Hello fellow readers! My name is Melissa Miller and I am pleased to say I recently began interning in the Artifact Lab here at the Penn Museum. I am currently a junior at the University of Delaware studying art conservation and anthropology. Needless to say when I heard about the In the Artifact Lab project, I jumped at the opportunity to help out in any way I could. Who wouldn’t love the opportunity to work with 4,000 year old human remains and funerary objects?
So far I have spent my first two weeks here doing everything from making support cushions for PUM I’s chest wrappings to making impressions of scarab beetle amulets. Currently, I am examining the beads Molly and the other conservators found in PUM I’s coffin and remains. There are two kinds; tubular and circular. Molly also pointed out to me several areas on the leg and face wrappings of PUM I where there are distinctive impressions of beads in a diamond shaped pattern. This has led us to believe that PUM I had a beaded shroud! Beaded shrouds became popular in the 25th dynasty and continued until the Roman period, and both men and women have been found with these decorations.
Being buried with a beaded shroud would have been very expensive due to cost of materials and labor, and imitations were sometimes made by painting the diamond pattern on the mummy or with a net of knotted string. It is evident, however, that PUM I had a real beaded shroud, which indicates that he was probably wealthy in his lifetime. This surprised me because PUM I is in pretty poor condition and his coffin (which admittedly may not be his original burial case) has little to no decoration.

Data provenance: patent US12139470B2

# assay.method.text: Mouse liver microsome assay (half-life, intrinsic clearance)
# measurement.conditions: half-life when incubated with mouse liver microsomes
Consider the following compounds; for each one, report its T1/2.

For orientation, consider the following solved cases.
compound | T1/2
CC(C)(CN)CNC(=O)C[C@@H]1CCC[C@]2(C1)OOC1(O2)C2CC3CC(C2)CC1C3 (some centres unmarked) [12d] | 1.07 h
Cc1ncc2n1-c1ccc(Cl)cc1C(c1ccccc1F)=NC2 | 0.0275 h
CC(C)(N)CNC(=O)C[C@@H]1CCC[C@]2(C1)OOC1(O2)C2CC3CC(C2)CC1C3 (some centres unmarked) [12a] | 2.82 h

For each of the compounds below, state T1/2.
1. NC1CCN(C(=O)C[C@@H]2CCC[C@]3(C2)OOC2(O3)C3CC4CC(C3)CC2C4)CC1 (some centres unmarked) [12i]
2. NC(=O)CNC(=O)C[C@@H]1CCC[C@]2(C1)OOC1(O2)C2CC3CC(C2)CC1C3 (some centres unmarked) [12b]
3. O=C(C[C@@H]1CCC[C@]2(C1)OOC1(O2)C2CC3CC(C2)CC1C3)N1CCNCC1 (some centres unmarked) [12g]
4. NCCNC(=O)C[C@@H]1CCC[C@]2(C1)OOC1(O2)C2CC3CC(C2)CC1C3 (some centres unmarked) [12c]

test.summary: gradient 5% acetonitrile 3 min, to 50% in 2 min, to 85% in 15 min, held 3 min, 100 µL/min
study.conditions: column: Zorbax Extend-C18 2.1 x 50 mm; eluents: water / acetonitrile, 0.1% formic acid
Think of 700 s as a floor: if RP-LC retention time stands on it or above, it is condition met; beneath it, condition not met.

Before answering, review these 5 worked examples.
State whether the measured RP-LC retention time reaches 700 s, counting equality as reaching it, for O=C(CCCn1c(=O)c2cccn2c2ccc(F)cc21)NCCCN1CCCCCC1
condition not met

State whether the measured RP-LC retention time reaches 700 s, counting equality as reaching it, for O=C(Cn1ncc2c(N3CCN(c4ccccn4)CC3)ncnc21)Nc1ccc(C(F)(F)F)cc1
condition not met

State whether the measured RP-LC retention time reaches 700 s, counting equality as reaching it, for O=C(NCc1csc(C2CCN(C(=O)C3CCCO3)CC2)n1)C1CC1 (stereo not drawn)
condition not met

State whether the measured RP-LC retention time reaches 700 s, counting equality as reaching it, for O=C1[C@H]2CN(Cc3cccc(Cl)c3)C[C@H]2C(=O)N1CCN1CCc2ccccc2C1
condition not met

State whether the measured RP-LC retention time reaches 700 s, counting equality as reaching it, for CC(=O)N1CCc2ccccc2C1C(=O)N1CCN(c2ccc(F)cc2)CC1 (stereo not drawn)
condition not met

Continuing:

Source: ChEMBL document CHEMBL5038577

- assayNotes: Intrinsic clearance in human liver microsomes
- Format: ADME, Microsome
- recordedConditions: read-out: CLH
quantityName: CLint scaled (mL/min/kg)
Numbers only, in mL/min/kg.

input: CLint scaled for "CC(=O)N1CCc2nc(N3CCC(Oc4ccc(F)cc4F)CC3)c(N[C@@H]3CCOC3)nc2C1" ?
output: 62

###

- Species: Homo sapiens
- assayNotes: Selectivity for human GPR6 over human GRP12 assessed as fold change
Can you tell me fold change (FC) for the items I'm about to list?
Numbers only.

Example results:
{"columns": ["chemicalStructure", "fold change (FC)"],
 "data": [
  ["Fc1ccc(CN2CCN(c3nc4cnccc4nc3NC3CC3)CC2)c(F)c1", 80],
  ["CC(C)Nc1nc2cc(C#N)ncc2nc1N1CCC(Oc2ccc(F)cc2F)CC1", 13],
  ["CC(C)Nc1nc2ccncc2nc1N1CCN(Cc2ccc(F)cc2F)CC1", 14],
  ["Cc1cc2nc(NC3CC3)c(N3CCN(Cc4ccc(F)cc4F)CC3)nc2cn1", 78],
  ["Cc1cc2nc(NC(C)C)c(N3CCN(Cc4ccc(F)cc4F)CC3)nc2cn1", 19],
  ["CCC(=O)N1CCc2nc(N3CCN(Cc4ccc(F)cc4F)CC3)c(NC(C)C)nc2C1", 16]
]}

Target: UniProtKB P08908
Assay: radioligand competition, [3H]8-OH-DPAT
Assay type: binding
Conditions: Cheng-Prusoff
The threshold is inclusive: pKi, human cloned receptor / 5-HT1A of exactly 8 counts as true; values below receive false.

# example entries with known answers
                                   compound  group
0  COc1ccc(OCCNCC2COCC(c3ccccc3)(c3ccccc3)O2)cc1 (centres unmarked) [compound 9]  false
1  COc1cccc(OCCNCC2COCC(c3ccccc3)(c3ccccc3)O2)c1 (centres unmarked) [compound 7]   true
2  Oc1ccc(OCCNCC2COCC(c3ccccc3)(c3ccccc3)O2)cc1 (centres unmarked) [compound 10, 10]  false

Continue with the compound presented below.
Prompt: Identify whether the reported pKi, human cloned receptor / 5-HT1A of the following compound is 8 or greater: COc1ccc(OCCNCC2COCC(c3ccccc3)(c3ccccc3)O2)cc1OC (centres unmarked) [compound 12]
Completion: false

The beads themselves, especially the tubular beads, are encrusted with some mysterious substances and soil particulates. On some of the larger tubular beads, there is a white crystalline substance on the exterior – likely salt. Were it not for small sections on the tubular beads without this encrustation it would be difficult to see the material underneath. The material below is glassy and dark blue in color. This leads me to think that they are made of Egyptian faience, which is defined as a glazed, non-clay ceramic. To me that means that faience is a sort of cross between ceramic and glass technology. The smaller beads also appear to be faience, but in different colors, including this red bead:
As seen in the image above, some of the beads also have a granular, slightly waxy, light-dark brown substance on their surfaces-this mysterious substance is also present in some areas on the surface of PUM I’s wrappings. It can be removed rather easily from the beads, especially with the help of some mineral spirits, and as you can see it tends to come off in substantial chunks.
There are at least a few possible scenarios that would explain its presence.
1) It could have been a part of the technology of the time to adhere the beads to the mummy. In fact, there is 1 circular bead adhered/stuck to the surface of PUM I’s wrappings, which we found after some initial cleaning! However, it seems to be stuck on in kind of a strange location, and we are finding that it was more common to sew or tie these beaded shrouds in place.
2) It could be the remains of a wax or other adhesive method that was known to be used by Petrie, and likely other archaeologists, to fix the beads in place during excavation and recovery. As was usually the case, their original thread had long since disintegrated, so this method would allow the beads to be removed from the mummy in one piece, without losing their organization. To compare, we examined some beads in storage that are stuck together with wax-they were most likely acquired this way.
3) The substance may be related to a material intentionally applied to the mummy at the time of mummification.
4) The substance accumulated sometime after burial.
As of right now I am not sure what this substance is and what purpose it may have served, but Molly and I will be investigating the beads and this mystery further. I will keep you updated as we learn more!